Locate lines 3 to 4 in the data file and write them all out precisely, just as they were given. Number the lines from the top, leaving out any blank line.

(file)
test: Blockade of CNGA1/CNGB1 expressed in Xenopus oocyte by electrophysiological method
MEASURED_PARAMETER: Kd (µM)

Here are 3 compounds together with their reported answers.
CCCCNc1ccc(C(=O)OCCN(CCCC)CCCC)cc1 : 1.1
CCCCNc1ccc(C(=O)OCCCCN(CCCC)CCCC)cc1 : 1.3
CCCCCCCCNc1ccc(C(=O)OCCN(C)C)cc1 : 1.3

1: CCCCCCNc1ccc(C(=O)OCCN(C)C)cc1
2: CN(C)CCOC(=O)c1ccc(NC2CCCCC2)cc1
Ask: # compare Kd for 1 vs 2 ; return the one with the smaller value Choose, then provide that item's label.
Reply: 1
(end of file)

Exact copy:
Here are 3 compounds together with their reported answers.
CCCCNc1ccc(C(=O)OCCN(CCCC)CCCC)cc1 : 1.1